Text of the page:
The rebuilding of the country's primary roads -- led by the U.S.-Japanese-Saudi work on the Kabul-Kandahar-Herat highway -- is well under way. The ring road and the links to regional networks, all of which are scheduled for completion in the next three years, will recreate the Afghan land bridge between Central Asia, South Asia and Southwest Asia, and re-establish a historic market that now accounts for more than $4 trillion.

The best market test to understand how Afghans view the future is the fact that 3.3 million refugees have returned from Pakistan and Iran since 2002 -- the largest voluntary repatriation in history. These refugees would not return unless they believed the quality of life for their families was better in Afghanistan.

While a positive trajectory exists in all of these areas, Afghans and their friends know that challenges remain.

The remnants of the Taliban and other terrorist organizations continue to conduct a low-grade insurgency from sanctuaries in neighboring countries. The explosion of opium production will need to be reversed in coming years, through concerted action to suppress production and provide alternative livelihoods.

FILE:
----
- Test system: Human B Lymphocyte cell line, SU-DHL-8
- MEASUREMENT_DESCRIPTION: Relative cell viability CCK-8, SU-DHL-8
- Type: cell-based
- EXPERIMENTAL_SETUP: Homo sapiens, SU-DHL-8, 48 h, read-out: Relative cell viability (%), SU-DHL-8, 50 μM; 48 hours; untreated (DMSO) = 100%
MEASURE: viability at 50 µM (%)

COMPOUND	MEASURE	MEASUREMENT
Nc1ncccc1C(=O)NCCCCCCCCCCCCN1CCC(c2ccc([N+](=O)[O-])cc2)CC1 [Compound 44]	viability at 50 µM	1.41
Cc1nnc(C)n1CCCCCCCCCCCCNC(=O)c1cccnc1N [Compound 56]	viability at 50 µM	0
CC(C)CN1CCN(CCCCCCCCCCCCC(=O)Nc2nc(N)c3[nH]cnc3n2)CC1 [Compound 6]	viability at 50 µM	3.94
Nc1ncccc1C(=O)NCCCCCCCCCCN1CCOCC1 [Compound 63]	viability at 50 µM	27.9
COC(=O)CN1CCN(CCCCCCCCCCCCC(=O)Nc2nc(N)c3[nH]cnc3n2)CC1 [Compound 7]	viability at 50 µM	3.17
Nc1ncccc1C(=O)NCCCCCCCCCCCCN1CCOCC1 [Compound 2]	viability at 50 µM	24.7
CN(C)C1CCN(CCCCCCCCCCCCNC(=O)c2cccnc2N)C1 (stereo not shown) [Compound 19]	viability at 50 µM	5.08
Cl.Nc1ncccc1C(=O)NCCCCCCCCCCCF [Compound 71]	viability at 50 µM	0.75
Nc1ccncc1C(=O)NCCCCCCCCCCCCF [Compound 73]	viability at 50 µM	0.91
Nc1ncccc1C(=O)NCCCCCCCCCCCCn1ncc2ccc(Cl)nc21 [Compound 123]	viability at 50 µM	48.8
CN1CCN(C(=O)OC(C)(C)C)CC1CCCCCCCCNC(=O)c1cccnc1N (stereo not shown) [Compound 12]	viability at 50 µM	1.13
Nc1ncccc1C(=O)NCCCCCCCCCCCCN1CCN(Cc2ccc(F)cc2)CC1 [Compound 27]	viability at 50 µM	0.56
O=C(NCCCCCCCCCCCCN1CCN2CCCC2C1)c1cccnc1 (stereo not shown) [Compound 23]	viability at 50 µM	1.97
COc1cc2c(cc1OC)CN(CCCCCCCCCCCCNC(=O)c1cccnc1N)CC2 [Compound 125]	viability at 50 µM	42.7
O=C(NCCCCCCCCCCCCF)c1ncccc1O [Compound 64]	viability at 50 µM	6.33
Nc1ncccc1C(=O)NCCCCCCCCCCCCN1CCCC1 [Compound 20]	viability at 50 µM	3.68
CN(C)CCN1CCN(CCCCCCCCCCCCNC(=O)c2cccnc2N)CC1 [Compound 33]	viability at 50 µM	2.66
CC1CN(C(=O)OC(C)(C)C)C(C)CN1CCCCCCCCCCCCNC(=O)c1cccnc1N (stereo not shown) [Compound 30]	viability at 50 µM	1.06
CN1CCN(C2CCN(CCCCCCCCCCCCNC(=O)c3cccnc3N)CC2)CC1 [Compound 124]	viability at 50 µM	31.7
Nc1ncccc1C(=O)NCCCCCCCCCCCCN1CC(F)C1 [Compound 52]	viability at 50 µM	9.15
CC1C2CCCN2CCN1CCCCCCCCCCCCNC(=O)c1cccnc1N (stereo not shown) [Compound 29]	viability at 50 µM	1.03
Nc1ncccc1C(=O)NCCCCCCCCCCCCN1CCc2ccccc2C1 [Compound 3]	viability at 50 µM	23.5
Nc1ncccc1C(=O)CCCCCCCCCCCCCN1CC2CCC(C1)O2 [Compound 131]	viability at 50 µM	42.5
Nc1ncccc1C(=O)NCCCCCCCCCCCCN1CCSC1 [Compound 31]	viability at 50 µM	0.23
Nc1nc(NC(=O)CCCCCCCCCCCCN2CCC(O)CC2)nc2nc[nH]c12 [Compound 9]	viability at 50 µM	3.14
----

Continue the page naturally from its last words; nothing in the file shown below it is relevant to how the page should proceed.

In speaking with Afghans, they say that life is immeasurably better than under the Taliban, and that they are profoundly grateful for the help received from the United States and the rest of the world. However, we all know that, to succeed fully in Afghanistan, we must sustain the positive momentum developed to date for at least five years.

If we do so, Afghanistan will realize its enormous upside potential, both by improving the lives of a people who have suffered immense tragedy for a quarter-century, and by consolidating a landmark victory in the war against extremists and terrorists. This will be a major step toward the necessary political transformation of the wider region.


Released on October 7, 2004